Licensed Clinical Psychologist, Professor of Psychology and Author of You Are WHY You Eat


Dr. Ramani Durvasula (“Dr. Ramani’) is a licensed clinical psychologist and Professor of Psychology at California State University, Los Angeles, as well as media commentator for both television and print media.

Dr. Durvasula completed her undergraduate degree at the University of Connecticut, her master’s and doctorate in clinical psychology at UCLA, and her internship and post-doctoral training at the Semel Neuropsychiatric Institute and Hospital at UCLA. Dr. Durvasula is a Professor at California State University Los Angeles, where she has served as Director of the Master’s Program in Marriage and Family Therapy, the General Master’s Program, and the CSULA Psychology Clinic. In addition, she has been conducting research into sexuality, substance use, personality disorders, and HIV for the past 15 years and is the Principal Investigator of an NIMH funded grant on psychopathology and health.

The American Association of University Women awarded her the 2003 Emerging Scholar Award, and she received the CSULA Distinguished Woman Award in 2003 as well. She is currently a member of the American Psychological Association’s Committee on Women and Psychology, which gives her an opportunity to contribute to the development of policy that directly benefits women and girls in education, health care, and the world at large. In addition, she is a licensed clinical psychologist in private practice in Los Angeles.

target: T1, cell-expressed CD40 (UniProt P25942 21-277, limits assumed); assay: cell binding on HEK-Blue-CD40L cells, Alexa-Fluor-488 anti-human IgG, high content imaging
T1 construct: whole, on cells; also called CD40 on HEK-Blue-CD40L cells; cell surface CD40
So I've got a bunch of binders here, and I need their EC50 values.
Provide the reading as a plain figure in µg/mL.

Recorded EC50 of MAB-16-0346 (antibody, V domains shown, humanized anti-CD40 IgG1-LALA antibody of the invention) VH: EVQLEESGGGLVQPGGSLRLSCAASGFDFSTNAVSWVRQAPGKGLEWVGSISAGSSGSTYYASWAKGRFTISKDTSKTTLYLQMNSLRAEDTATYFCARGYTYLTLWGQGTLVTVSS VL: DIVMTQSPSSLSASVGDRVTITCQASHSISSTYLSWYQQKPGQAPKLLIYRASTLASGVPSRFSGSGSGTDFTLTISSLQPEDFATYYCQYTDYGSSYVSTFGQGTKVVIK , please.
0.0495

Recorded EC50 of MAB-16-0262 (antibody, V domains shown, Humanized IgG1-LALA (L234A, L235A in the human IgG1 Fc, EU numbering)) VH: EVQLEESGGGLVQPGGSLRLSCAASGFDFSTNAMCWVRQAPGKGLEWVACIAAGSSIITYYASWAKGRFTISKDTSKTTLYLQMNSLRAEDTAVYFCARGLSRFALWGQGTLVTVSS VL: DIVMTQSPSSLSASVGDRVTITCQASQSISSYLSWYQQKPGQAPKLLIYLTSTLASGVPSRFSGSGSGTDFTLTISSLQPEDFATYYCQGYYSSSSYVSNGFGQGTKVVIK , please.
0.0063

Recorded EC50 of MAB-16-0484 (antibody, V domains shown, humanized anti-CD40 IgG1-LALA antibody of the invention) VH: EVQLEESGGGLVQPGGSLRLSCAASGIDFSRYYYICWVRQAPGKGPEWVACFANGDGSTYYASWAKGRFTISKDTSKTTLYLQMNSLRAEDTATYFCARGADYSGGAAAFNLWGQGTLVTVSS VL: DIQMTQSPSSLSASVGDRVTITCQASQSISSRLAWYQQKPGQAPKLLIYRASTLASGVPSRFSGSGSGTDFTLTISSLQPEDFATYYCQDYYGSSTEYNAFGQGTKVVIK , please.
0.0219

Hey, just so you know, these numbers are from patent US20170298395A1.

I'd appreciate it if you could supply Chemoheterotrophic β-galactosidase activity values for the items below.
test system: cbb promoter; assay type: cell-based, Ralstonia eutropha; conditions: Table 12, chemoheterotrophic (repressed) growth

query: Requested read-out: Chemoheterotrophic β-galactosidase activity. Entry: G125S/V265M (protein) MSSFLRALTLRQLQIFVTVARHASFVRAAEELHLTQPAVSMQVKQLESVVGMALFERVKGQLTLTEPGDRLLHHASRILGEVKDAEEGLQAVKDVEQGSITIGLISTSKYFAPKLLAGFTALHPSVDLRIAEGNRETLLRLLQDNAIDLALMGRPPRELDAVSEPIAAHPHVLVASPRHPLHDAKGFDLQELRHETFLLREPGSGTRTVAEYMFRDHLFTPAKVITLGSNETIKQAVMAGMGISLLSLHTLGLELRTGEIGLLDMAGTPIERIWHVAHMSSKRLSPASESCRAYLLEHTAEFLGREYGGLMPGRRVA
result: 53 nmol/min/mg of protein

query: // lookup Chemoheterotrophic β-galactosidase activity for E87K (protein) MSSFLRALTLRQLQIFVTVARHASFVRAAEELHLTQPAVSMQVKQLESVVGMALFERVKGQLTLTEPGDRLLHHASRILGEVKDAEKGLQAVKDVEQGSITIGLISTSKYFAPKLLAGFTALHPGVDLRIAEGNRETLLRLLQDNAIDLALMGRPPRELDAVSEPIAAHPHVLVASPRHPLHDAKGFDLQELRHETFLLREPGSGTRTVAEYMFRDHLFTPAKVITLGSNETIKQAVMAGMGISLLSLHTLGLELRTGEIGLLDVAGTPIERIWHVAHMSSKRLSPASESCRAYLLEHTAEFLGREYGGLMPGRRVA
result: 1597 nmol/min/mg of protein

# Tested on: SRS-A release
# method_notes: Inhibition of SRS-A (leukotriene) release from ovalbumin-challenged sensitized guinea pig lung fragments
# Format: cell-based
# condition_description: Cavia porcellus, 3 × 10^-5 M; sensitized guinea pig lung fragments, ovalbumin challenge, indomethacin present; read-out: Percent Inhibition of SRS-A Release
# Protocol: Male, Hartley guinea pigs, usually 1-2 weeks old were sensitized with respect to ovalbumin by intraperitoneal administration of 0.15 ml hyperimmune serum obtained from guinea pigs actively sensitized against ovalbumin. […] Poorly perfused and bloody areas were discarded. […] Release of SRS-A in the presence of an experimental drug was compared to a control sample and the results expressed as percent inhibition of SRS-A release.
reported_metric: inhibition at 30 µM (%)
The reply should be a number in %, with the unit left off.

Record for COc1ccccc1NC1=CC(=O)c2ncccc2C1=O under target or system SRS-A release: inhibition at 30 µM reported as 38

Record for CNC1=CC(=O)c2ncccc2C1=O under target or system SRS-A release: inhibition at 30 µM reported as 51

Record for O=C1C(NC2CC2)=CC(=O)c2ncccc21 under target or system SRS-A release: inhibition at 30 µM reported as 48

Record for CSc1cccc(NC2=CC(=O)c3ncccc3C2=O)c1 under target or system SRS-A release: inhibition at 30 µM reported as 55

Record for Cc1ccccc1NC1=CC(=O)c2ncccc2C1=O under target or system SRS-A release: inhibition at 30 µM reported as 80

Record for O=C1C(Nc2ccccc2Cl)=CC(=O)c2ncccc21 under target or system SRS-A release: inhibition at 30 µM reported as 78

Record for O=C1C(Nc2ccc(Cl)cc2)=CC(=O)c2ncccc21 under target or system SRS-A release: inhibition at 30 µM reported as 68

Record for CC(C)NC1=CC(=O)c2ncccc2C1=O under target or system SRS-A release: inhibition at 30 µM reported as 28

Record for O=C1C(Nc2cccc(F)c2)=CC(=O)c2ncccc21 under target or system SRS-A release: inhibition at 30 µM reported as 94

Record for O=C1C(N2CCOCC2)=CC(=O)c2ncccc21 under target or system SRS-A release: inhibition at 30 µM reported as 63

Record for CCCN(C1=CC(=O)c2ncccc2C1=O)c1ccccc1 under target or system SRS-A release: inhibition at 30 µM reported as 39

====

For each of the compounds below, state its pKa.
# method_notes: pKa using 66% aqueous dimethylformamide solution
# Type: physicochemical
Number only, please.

Dr. Durvasula is also the author of the soon to be released You Are WHY You Eat, to be published by Globe Pequot Press, one of the most innovative looks at weight management, health and wellness that draws together neuroscience, mindfulness, and years of clinical experience as well as simple common sense.  

Will you ever feel comfortable in your own skin? That is, if you don't make an effort to protect it? Although 64% of adults do report wearing sunscreen when outside for prolonged periods of time, it turns out that only about 10% of people surveyed actually protect themselves daily, according to a recent review.

No matter what your skin tone is, unless you live in a cave with no sunlight, daily protection with either sunscreen, sunblock or protective clothing can not only protect you from developing sunburns (ouch!) but can significantly reduce your risk of developing skin cancer, particularly the deadliest type called melanoma. In addition, for those of you wanting to keep your youthful looks, daily sunscreen has been shown to reduce the development of wrinkles. A great teacher once told me that the best way to not have wrinkles is not to get them in the first place (think of how much money you can save on useless creams that claim to diminish wrinkles).

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